INDIANAPOLIS — Salaries jumped an average of 7.2% over the past year, according to an employment report released Wednesday.
Indiana was almost right at the national average with a year-over-year salary increase averaging at 7.1% according to the National Employment Report released by the ADP Research Institute.
The report uses payroll data from over 25 million U.S. employees to paint a picture of the labor market. It also uses payroll transactions data to provide a glimpse of the wages and salaries of nearly 10 million employees over a 12-month period.
The report found the median annual salary in Indiana is $55,500. That's just below the national average of $57,600.
How does Indiana stack up against its Midwest neighbors? The report says that Indiana has one of the lowest median annual salaries in the Midwest and one of the lowest year-over-year changes in annual pay.
Here's a list of median annual salaries, from highest to lowest, and the median change in annual pay for each state in the Midwest region, as defined by the Bureau of Labor Statistics.
- North Dakota: $64,200, 8.5% increase
- Nebraska: $60,700, 7.2%
- Illinois: $59,300, 7.6%
- Missouri: $59,200, 7.7%
- Wisconsin: $58,400, 7.7%
- Michigan: $58,300, 7.7%
- Kansas: $56,700, 6.7%
- Iowa: $55,800, 7%
- Indiana: $55,500, 7.1%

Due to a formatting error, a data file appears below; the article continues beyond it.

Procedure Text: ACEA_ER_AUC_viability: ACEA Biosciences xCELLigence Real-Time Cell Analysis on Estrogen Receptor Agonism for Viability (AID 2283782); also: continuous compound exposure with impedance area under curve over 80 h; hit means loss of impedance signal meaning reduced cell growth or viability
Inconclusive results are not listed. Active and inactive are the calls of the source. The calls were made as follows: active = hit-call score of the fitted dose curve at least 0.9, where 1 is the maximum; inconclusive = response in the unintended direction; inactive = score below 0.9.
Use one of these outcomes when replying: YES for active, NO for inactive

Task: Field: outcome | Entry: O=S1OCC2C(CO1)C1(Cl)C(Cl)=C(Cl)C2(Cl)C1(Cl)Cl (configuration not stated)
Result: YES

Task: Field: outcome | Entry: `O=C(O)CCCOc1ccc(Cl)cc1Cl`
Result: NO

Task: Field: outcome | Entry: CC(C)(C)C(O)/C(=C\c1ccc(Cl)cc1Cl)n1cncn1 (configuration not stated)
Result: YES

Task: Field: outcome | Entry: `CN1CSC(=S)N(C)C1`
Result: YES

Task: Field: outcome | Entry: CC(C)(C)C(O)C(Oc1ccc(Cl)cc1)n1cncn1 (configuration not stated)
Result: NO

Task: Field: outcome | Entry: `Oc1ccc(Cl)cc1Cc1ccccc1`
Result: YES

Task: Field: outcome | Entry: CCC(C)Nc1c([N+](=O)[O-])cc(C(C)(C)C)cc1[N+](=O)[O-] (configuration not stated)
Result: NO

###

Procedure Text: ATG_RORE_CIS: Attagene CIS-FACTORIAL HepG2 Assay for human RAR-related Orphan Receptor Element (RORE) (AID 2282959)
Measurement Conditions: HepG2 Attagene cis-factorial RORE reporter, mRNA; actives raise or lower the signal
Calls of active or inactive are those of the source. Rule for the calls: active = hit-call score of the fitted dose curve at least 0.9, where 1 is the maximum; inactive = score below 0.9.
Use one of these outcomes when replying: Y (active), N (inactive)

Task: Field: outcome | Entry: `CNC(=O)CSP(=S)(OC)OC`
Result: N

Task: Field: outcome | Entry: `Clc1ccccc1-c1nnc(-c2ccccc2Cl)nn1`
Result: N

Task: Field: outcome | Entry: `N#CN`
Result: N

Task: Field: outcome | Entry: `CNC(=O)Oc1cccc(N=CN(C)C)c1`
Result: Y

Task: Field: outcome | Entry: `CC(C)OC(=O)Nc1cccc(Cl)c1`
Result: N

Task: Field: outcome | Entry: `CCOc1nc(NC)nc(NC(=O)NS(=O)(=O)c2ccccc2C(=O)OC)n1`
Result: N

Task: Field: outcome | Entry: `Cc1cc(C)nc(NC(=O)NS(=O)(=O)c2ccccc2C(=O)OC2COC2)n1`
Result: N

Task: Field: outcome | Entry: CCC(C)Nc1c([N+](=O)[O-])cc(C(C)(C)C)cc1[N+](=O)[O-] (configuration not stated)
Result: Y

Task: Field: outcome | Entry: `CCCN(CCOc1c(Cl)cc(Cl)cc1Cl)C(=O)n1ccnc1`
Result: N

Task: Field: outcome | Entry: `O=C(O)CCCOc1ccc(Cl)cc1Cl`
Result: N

- Minnesota: $54,700, 6.9%
- South Dakota: $51,600, 8.4%
- Ohio: $50,500, 7.2%
Although the BLS doesn't define Kentucky as a Midwestern state, they are our neighbor. So, it's worth noting the report says Kentucky has a median annual salary of $53,400 and pay increased by 8% since last year.
ADP also released private payroll reports that showed 242,000 jobs were added in February to the U.S. economy.
Job gains continue to be solid across the U.S., with new jobs in the green for all U.S. regions except for the Midwest.
The West North Central region of the Midwest (which includes North Dakota, South Dakota, Nebraska, Kansas, Minnesota, Iowa and Missouri) has a boost of 23,000 jobs in February. However, the eastern portion of the Midwest (which includes Wisconsin, Illinois, Indiana, Michigan and Ohio) saw jobs decrease by 35,000.
Together, the Midwest region saw a combined total loss of 12,000 jobs.
The ADP report noted a particular area of weakness in the U.S. with small establishments having shed jobs every month since August 2022.